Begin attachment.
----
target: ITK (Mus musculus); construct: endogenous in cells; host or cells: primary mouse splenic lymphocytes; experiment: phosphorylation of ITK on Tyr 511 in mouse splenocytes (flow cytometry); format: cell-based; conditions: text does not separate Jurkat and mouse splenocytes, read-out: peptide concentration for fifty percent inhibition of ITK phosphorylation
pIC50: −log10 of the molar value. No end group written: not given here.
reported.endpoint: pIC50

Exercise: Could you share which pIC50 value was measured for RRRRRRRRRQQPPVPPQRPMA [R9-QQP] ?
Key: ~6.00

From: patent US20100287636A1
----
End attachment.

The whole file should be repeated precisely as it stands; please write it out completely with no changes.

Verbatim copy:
target: ITK (Mus musculus); construct: endogenous in cells; host or cells: primary mouse splenic lymphocytes; experiment: phosphorylation of ITK on Tyr 511 in mouse splenocytes (flow cytometry); format: cell-based; conditions: text does not separate Jurkat and mouse splenocytes, read-out: peptide concentration for fifty percent inhibition of ITK phosphorylation
pIC50: −log10 of the molar value. No end group written: not given here.
reported.endpoint: pIC50

Exercise: Could you share which pIC50 value was measured for RRRRRRRRRQQPPVPPQRPMA [R9-QQP] ?
Key: ~6.00

From: patent US20100287636A1